Monday, September 12, 2005

Nitpicking Karen Armstrong; We all make mistakes

Time and again I've noticed that when I read something that I know a lot about I'll inevitably catch a factual error (especially if the thing I'm reading wasn't written by a specialist in that subject). This shouldn't be surprising. After all no one's perfect. If a treatment of some subject gets 98% right that's really good. But if this is true of what I do know, what about what I didn't know? Surely everything contains factual errors.

Karen Armstrong's "The Battle For God" is a good example. The book treats the rise of fundamentalism in Christianity, Judaism and Islam worldwide over the past 50 years, a phenomenon that virtually no one predicted. It's a pretty good book. She is a thorough scholar. According to she cited 175 works. The bibliography is 17 pages long, each one containing about 36 entried. Thats more than 612 sources, plenty of them good ones. But on page 101, discussing the beginning of Chassidus, she writes of
"....a powerful figure: Elijah ben Solomon Zalman (1720-97), head (gaon) of the Academy of Vilna."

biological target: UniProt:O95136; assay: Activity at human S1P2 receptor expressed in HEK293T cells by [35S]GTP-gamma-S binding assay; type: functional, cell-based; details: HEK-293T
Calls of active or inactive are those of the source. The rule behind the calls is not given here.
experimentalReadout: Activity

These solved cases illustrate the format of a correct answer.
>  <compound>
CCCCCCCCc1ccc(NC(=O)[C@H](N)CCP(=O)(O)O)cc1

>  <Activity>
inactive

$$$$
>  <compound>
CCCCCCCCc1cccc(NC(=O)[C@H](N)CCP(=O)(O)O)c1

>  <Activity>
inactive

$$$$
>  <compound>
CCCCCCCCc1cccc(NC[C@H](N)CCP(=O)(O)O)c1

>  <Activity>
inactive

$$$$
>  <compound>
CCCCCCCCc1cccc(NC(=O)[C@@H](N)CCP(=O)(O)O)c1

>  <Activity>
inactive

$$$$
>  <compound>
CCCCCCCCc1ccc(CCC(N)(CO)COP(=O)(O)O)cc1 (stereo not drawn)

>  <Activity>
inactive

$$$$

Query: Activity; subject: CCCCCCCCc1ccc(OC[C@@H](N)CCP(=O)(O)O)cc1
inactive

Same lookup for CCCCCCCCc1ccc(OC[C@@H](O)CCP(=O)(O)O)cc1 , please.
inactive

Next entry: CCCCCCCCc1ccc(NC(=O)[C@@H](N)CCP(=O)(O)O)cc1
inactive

I'm not sure its an exaggeration to say that any twelve year old kid in yeshiva knows that this is nonsense. The Vilna Gaon most certainly was not the head of the Academy of Vilna (nor was there an 'Academy of Vilna').

Now I'm not saying this is an unreasonable screw-up. Armstrong probably read a hundred and one times over the years that a gaon was an academy head. She probably didn't even realize that she was making the Vilna Gaon a rosh yeshiva without having read it in any source. But a mistake it is, and not a minor one in that to understand the Vilna Gaon is to know first of all that he was an independent, secluded scholar. Even his having disciples meant something completely different than having disciples normally does.

It's understandable how Armstrong got this wrong, but of course it means that she probably has no concept of the Vilna Gaon apart from some dry facts, namely that he was reputedly a genius, extremely influential and an opposer of Chassidus.

So what else does she misunderstand and what else does she get wrong, especially in the parts of the book that deal with Christianity and Islam, which I have less intimate knowledge of? This is a problem native to any work of this kind, al achas kamma ve-kamma, articles in the daily newspapers or popular magazine.

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